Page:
Sentence Structure (Word Order Rules)

A sentence is a group of words that expresses a complete thought and contains a subject and a predicate. The most basic sentence structure consists of only one clause. However, many sentences have one main clause and one or more subordinate clauses.

The standard order of words in an English sentence is subject + verb + object. While this sounds simple, it may be difficult to identify the subject(s), verb(s), and object(s), depending on the structure and complexity of the sentence. There are four types of sentence structure: (1) simple, (2) compound, (3) complex, and (4) compound-complex.

Types of sentence structures

Sentence structure type Sentence parts Example
Simple Sentence

Independent clause

I like animals.

Compound Sentence

Independent clause + coordinating conjunction (or semicolon) + independent clause

I like animals, but Molly prefers plants.

Complex Sentence

Independent clause + subordinating conjunction (or relative pronoun) + dependent clause

I like animals because they are cute.

Compound-Complex Sentence

Independent clause + subordinating conjunction + dependent clause + coordinating conjunction + independent clause

I like animals because they are cute, so I work at an animal shelter.

Simple Sentence Structure

A simple sentence is the most basic sentence structure and consists of a single independent clause.

Types of clauses

An independent clause expresses a full thought. Only independent clauses can function as complete sentences.

Example
The proposed system has the advantage of a wide scope.
I went shopping last weekend.
The cat is sleeping by the window.

In contrast, a dependent clause does not express a full thought and cannot function as a complete sentence.

Example
which was developed over three months
even though I was tired
because the weather is sunny

A dependent clause starts with either a relative pronoun or subordinating conjunction.

Common subordinating conjunctions

because, since, once, although, if, until, unless, why, while, whether, than, that, in order to

Common relative pronouns

that, which, who, whom, whoever, whomever

Subject of a sentence

The subject is whatever is performing the action of the sentence. This is the first of the two basic components of a sentence.

Example
This study investigated the relationship between the personal traits and clinical parameters.
Example
Dolly made a cake for the party.

Predicate of a sentence

The predicate contains the verb (the action) and can include further clarifying information.

Example
This study investigated the relationship between the personal traits and clinical parameters.
Example
Mary gave her sheep a bath.

Direct and Indirect Objects

The direct object is the person, thing, or idea that receives an action.

Example
This study investigated the relationship between the personal traits and clinical parameters.
Example
Dolly made a cake.

The indirect object is the person, thing, or idea for which an action is being done.

Example
The national lab offered us an opportunity to work on an exciting new project.
Example
Mary gave her sheep a bath.

Transitive vs. Intransitive Verbs

A transitive verb is the action the subject takes on a direct object.

Example
We fabricated a composite.

Here, “we” is the subject, “fabricated” is the transitive verb, and “a composite” is the direct object.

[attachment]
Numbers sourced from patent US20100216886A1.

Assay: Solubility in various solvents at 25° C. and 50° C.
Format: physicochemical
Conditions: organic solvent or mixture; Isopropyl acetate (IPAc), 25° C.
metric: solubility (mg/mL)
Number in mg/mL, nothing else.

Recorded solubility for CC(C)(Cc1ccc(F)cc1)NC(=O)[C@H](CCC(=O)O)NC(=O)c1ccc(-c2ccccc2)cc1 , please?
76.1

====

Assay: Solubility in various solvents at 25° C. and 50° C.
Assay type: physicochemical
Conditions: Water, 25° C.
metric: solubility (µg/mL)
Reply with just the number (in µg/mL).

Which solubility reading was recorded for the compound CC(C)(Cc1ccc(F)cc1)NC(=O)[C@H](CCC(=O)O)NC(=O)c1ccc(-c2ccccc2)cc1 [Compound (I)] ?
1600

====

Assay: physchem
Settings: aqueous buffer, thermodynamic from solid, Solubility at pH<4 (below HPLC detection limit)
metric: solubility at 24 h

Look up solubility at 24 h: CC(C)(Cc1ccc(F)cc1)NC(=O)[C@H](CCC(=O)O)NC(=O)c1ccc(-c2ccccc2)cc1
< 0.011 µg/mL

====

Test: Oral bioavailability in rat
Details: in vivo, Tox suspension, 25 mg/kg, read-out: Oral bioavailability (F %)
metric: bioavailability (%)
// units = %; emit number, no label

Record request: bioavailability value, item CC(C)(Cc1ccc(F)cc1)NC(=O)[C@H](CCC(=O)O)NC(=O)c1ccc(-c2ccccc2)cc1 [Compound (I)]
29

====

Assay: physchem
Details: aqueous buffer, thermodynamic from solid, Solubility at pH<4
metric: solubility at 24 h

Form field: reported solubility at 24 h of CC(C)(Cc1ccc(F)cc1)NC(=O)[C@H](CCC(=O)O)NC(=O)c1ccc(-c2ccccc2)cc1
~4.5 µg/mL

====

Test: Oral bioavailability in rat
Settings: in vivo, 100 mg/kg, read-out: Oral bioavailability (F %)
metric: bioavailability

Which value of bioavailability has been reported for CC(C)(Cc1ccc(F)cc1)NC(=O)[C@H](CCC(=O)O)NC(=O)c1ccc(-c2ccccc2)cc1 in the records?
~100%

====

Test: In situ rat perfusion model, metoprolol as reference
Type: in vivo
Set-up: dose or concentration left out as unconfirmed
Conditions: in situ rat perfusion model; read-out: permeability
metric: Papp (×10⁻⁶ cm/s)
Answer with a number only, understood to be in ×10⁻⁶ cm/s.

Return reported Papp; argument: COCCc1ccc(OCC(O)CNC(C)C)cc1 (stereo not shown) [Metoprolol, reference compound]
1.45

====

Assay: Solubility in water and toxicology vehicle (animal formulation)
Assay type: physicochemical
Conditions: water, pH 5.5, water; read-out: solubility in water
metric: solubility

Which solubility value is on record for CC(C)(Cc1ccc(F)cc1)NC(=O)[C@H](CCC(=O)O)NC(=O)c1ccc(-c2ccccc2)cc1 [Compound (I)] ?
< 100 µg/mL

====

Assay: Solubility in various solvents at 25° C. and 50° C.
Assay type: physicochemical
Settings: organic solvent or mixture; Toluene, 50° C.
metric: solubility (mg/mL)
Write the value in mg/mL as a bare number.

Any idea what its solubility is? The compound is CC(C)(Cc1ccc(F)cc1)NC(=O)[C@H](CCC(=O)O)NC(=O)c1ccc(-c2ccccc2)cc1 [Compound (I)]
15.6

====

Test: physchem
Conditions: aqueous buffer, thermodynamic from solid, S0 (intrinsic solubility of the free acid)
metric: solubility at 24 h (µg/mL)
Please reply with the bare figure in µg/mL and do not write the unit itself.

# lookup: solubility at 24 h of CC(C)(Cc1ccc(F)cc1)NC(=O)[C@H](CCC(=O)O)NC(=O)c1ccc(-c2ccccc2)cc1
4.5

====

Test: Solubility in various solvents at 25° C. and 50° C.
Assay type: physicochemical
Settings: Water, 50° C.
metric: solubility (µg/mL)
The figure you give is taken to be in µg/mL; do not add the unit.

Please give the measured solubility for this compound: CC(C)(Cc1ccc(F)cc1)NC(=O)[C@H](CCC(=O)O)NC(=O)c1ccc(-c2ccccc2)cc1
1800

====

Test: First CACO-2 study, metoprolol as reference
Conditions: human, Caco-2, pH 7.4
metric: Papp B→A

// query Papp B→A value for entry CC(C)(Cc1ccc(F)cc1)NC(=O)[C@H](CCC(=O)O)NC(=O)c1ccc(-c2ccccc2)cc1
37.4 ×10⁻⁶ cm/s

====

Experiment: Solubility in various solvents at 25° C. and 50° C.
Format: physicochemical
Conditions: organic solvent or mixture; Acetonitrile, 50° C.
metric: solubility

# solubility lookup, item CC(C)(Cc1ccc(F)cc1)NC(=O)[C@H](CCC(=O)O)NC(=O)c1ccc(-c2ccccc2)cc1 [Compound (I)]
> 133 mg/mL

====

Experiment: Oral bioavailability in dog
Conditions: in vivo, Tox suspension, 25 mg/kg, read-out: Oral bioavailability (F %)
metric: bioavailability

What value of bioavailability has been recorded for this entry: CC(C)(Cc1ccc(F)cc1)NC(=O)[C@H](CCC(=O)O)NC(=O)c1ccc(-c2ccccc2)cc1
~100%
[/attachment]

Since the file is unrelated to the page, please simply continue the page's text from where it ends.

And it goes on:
An intransitive verb is a verb that does not have to be followed by an object. Intransitive verbs can function as predicates all on their own.

Example
We arrived.
We arrived early.
Example
I always eat.
I always eat before work.

“We” and “I” are the subjects; “arrived” and “eat” are intransitive verbs.

Subject Complement

A subject complement complements the subject by renaming or describing it. Subject complements always follow a linking verb, which is often a form of the verb “to be.”

Example
The material is a gold composite.

“Gold composite” renames the subject “the material.”

Example
Charlotte is very pretty.

“Pretty” describes the subject “Charlotte.”

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Compound Sentence Structure

A compound sentence is composed of two or more independent clauses connected by a coordinating conjunction or semicolon. Note that US English conventions dictate that coordinating conjunctions must be used with a comma when joining independent clauses.

Structure of a Compound Sentence: Independent clause + coordinating conjunction (or semicolon) + independent clause
List of coordinating conjunctions: and, but, yet, or, nor, for, so

Example
The material is a gold composite, and it was fabricated in clean room no. 45.
Example
Glenda usually eats before work, but today she could not.
Example
The proposed system has the advantage of a wide scope; it uses a novel algorithm that expands the range by a factor of ten.

Complex Sentence Structure

A complex sentence is composed of an independent clause and a dependent clause.

Structure of a Complex Sentence: Independent clause + subordinating conjunction (or relative pronoun) + dependent clause

Example
We built a new system because the previous model had to be narrowed in scope.
Example
Sarah will buy a train ticket if her flight is cancelled.

Compound-Complex Sentence Structure

A compound-complex sentence is composed of two or more independent clauses and one or more dependent clauses.

Structure of a Compound-Complex Sentence: Independent clause + subordinating conjunction + dependent clause + coordinating conjunction + independent clause

Example
The first method failed because it caused the wires to melt, but the second method succeeded in bending the wires without causing the same issue.
Example
Sarah’s flight took off before she started driving to the airport, so she drove to the train station instead.